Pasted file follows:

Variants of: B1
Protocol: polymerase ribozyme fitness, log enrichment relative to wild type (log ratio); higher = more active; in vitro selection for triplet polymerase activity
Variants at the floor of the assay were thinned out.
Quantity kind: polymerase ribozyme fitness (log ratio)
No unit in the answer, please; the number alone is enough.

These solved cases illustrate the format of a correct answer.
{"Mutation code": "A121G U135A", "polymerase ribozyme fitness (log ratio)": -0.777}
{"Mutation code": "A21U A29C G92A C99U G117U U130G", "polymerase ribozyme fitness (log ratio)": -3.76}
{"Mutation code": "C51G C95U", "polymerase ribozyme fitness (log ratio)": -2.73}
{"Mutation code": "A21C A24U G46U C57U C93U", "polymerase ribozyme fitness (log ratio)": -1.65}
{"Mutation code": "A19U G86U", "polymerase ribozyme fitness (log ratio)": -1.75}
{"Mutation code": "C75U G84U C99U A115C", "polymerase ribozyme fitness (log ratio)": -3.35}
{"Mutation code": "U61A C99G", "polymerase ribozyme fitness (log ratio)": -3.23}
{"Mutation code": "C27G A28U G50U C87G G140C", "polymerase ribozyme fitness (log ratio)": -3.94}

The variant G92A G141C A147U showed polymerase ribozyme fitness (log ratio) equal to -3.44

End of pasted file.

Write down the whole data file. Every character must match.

Variants of: B1
Protocol: polymerase ribozyme fitness, log enrichment relative to wild type (log ratio); higher = more active; in vitro selection for triplet polymerase activity
Variants at the floor of the assay were thinned out.
Quantity kind: polymerase ribozyme fitness (log ratio)
No unit in the answer, please; the number alone is enough.

These solved cases illustrate the format of a correct answer.
{"Mutation code": "A121G U135A", "polymerase ribozyme fitness (log ratio)": -0.777}
{"Mutation code": "A21U A29C G92A C99U G117U U130G", "polymerase ribozyme fitness (log ratio)": -3.76}
{"Mutation code": "C51G C95U", "polymerase ribozyme fitness (log ratio)": -2.73}
{"Mutation code": "A21C A24U G46U C57U C93U", "polymerase ribozyme fitness (log ratio)": -1.65}
{"Mutation code": "A19U G86U", "polymerase ribozyme fitness (log ratio)": -1.75}
{"Mutation code": "C75U G84U C99U A115C", "polymerase ribozyme fitness (log ratio)": -3.35}
{"Mutation code": "U61A C99G", "polymerase ribozyme fitness (log ratio)": -3.23}
{"Mutation code": "C27G A28U G50U C87G G140C", "polymerase ribozyme fitness (log ratio)": -3.94}

The variant G92A G141C A147U showed polymerase ribozyme fitness (log ratio) equal to -3.44